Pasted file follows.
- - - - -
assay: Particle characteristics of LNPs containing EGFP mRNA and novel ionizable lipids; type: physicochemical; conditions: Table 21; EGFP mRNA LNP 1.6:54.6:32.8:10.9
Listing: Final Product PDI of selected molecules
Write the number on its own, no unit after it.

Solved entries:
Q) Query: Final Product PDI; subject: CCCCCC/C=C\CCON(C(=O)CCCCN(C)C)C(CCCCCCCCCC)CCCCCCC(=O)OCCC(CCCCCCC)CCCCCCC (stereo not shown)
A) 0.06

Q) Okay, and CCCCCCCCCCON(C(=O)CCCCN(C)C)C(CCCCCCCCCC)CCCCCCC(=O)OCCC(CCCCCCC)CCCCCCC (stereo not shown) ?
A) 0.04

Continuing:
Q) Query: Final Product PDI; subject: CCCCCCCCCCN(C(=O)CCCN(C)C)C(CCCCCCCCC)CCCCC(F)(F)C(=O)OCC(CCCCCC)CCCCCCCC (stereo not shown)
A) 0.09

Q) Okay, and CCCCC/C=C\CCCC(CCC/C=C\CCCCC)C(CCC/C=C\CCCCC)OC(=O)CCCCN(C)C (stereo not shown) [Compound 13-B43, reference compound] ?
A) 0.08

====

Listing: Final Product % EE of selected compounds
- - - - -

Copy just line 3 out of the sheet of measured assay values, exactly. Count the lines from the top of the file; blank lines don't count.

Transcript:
Write the number on its own, no unit after it.